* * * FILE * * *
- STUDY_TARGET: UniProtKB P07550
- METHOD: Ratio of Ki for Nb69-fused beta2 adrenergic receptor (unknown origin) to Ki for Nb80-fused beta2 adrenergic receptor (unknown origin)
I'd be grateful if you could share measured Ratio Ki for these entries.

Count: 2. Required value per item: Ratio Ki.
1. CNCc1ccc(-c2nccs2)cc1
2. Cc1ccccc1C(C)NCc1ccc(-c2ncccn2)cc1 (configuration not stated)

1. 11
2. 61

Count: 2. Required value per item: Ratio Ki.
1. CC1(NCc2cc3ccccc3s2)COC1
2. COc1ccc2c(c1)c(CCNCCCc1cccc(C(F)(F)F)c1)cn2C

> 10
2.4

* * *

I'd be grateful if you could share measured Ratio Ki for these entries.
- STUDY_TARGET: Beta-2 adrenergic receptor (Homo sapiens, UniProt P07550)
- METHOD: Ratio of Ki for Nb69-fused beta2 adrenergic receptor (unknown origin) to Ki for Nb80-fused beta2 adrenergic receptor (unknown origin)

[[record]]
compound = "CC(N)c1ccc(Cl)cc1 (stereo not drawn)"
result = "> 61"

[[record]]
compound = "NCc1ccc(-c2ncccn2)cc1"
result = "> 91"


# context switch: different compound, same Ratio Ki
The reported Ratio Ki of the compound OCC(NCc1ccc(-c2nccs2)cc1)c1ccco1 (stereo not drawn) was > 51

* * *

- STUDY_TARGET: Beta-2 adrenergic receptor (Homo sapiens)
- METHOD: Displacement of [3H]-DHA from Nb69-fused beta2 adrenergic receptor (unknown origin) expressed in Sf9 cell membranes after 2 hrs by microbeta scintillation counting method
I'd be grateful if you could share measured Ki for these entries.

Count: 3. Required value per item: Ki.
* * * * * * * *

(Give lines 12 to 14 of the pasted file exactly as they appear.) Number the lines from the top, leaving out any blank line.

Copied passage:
> 10
2.4

* * *